I love going to MPSA. I love seeing all my colleagues, friends, and acquaintances. I LOVE Chicago. And Margarita and I always try to go to at least one professional social event together (as opposed to the unprofessional ones, where we just get very drunk and stay up until 3am).
Get a group of women in political science in a room together and we will inevitably start talking about the unique challenges faced by women in the field. Thus we find our heroes at a subfield dinner (not MY subfield) with about 6 women and 2 men, and after some general chit-chat and some subfield related discussion, we started talking about the ways it can be difficult to be a woman, and specifically a mother, in the field of political science.
For the most part, the two men, rightfully, tried to stay out of the discussion and let the women speak our experiences without being mansplained. But one of the men did keep interjecting with comments, weird jokes, and poorly delivered sarcasm. It got to the point where we were just very obviously speaking over him. So, lesson one here: when women are speaking about how it’s difficult to be a woman, listen and let them speak. Ask questions and believe their answers. And don’t be funny unless you’re absolutely sure you’re funny (this is a good general rule to follow in all scenarios).
We probably had a 15 minute discussion of sexism at the conclusion of our dinner, and I feel like all of the women present felt recharged by being able to interact with each other and share these very real experiences we have and how we might stop them.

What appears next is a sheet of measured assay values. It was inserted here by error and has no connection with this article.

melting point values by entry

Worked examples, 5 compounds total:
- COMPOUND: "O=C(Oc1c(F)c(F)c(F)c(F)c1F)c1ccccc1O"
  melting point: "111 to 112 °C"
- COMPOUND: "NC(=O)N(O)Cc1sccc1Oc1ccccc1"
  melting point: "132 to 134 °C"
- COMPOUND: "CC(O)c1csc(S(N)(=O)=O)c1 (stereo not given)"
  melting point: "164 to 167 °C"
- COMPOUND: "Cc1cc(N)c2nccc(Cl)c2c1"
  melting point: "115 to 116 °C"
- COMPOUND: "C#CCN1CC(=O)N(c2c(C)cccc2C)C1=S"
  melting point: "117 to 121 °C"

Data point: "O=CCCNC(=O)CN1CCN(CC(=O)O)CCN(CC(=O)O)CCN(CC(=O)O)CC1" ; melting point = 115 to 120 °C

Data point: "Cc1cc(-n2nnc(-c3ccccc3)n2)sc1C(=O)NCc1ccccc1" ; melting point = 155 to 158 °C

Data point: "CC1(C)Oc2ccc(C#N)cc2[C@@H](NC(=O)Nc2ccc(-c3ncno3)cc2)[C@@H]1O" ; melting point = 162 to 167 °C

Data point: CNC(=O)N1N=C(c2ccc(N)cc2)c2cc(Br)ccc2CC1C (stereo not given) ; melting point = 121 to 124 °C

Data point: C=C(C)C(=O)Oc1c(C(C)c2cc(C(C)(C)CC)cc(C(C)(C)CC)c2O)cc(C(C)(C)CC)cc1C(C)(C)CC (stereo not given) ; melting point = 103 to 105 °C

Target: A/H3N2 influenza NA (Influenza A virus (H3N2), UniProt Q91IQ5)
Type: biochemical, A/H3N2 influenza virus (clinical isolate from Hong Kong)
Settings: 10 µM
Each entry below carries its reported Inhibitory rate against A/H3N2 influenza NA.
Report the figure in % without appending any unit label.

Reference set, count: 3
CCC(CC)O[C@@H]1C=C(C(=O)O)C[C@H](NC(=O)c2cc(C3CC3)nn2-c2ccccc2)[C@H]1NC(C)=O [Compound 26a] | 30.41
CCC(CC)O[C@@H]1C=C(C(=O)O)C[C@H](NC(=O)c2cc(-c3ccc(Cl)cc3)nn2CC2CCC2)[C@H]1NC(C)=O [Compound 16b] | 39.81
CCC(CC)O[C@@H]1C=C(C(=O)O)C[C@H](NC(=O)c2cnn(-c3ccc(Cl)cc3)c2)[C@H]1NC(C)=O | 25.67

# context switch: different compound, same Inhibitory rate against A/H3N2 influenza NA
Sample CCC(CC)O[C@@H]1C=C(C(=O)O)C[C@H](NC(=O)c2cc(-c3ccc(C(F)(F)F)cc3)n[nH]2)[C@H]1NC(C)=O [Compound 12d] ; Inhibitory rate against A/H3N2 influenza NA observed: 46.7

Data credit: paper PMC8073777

A bit of context: I have two young kids, and through a mixed blessing of good genes, regular exercise, and a mild eating disorder, I am quite thin. Nearly underweight on the BMI scale thin. I do have a virulent streak of vanity, so I’m pleased with the way I look and I’m well aware that I fit into a conventional definition of what’s considered attractive in current American society (a post later on all the problems with that).
So, as we are leaving the dinner, a few glasses of wine in, and just after our discussion of sexism in the field, one of the men comes up to me:
“You know, you really look amazing for having two kids.”
There are so many things wrong with this that I don’t know where to begin. First and foremost being that I didn’t immediately punch him in the face. But honestly, at a professional work event, commenting on a woman’s body or appearance is NEVER APPROPRIATE.
And also, what do you mean “for having two kids?” You have to put qualifiers on my amazing looks? (See above, virulent streak of vanity).
Come on, man. We had JUST finished discussing sexism against women and the challenges of being a mother in academia. Can you pretend for five seconds that women are people and not objects?
Compliment my work. Compliment my insights. Compliment my humor, or even my god damned shoes, if you MUST mention my appearance. But even though I work hard to be thin and I like to be thin, please don’t compliment me on it at work.
-Candy Ann Richards